I am a good player when I have a plan. If I have a certain goal in mind, I can see the way to it. But in quiet, planless, positions, I have difficulty as an attacking and tactical player. What is the best way to cope with them.
When there is no concrete plan of action possible, the general plan should be to -
- Improve the position of your pieces
- Trade off bad pieces if possible
- Try to create weaknesses in your opponent's position
- Keep your king safe and see if the enemy's king position can be compromised.
A good middlegame strategy book will help you figure out what sort of plans you can execute besides just attacking ones. I enthusiastically recommend Mastering Chess Strategy by Johan Hellsten, a very nice breakdown of all the standard strategic plans and tactics, with hundreds of problems to test your understanding.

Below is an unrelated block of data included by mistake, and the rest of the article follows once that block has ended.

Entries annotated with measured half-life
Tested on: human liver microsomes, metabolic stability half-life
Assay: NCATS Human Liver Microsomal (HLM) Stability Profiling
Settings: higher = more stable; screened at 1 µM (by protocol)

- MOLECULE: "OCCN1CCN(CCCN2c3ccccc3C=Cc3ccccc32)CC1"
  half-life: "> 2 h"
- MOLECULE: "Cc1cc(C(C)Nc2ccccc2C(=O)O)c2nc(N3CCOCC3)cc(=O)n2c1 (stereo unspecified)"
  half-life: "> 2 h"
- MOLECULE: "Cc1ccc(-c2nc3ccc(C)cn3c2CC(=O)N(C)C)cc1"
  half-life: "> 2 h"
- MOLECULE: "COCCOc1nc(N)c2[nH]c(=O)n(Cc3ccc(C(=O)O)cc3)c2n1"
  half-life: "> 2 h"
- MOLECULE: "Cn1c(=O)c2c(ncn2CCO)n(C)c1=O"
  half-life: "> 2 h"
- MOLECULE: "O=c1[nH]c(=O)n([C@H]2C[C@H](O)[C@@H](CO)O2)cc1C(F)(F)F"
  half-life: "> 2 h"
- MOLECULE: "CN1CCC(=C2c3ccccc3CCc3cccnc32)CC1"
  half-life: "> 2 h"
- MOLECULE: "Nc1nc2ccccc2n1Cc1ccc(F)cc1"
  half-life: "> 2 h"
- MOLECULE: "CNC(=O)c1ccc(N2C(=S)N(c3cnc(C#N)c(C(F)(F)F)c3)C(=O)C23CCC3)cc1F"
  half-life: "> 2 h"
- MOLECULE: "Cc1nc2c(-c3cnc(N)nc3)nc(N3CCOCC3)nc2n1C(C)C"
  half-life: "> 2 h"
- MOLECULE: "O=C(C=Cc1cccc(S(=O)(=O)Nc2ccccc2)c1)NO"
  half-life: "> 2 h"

It seems you are good in tactical calculations and you can find combinations well, but you lack in strategical moves.
I think, you should improve your middle-game skills. To achieve this, you can read middle-game books and analyse the games of GMs. For example, try to guess the next move in those games, after that try to understand why they played that move... .
On the other hand, there are many useful middle game tutorials and training sites on the Internet.
You could develop an opening repertoire that prevents quiet games. for example, play e4 as white, e5 or c5 as black. Against d4, play f5(dutch). This will considerably reduce "quiet" games.